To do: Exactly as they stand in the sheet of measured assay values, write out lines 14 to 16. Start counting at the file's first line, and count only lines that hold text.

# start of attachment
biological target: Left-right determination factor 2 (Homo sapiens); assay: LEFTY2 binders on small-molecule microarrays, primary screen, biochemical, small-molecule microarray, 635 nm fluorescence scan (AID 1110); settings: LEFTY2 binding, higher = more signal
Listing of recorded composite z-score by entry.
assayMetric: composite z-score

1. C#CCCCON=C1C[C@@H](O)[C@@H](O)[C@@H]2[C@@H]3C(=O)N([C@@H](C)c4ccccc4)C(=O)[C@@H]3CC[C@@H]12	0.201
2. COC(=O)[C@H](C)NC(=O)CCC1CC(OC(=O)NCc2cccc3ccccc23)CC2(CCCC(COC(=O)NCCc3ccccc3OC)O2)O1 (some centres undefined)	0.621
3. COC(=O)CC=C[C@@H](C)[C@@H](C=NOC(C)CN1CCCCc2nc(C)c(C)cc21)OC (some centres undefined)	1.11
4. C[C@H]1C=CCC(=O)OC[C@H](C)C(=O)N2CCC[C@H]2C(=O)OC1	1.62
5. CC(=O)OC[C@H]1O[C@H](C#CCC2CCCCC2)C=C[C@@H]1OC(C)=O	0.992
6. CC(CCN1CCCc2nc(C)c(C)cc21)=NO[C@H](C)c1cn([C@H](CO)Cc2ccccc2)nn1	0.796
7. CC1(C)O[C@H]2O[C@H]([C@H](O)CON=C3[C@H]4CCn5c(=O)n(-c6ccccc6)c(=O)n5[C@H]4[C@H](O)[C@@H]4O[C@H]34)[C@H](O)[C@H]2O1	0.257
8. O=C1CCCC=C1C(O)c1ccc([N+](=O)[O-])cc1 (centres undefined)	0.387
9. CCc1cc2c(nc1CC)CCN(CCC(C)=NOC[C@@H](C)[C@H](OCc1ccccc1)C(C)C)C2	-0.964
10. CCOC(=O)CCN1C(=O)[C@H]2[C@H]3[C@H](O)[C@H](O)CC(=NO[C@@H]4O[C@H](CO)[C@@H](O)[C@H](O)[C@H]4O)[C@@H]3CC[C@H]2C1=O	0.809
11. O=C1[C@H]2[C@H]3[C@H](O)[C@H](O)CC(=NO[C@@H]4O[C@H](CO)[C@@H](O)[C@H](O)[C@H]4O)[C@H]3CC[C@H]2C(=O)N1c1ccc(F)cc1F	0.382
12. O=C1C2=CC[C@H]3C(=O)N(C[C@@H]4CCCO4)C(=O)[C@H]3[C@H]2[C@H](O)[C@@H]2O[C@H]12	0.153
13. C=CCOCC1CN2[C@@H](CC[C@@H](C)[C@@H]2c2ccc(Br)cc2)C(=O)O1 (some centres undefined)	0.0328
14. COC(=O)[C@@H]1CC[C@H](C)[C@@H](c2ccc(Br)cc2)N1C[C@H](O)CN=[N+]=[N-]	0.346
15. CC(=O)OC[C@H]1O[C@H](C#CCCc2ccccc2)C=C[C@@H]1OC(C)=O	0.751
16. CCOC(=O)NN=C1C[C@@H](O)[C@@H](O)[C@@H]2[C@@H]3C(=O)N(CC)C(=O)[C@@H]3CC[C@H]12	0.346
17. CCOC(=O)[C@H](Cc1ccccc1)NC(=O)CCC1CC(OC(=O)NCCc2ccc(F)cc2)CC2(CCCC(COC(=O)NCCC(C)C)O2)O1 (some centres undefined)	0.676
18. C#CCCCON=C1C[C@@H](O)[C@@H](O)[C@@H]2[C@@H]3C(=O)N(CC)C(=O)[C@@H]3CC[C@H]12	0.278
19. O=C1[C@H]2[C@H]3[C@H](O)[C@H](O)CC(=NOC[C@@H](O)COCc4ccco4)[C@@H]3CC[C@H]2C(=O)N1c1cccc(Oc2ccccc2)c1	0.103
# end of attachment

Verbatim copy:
11. O=C1[C@H]2[C@H]3[C@H](O)[C@H](O)CC(=NO[C@@H]4O[C@H](CO)[C@@H](O)[C@H](O)[C@H]4O)[C@H]3CC[C@H]2C(=O)N1c1ccc(F)cc1F	0.382
12. O=C1C2=CC[C@H]3C(=O)N(C[C@@H]4CCCO4)C(=O)[C@H]3[C@H]2[C@H](O)[C@@H]2O[C@H]12	0.153
13. C=CCOCC1CN2[C@@H](CC[C@@H](C)[C@@H]2c2ccc(Br)cc2)C(=O)O1 (some centres undefined)	0.0328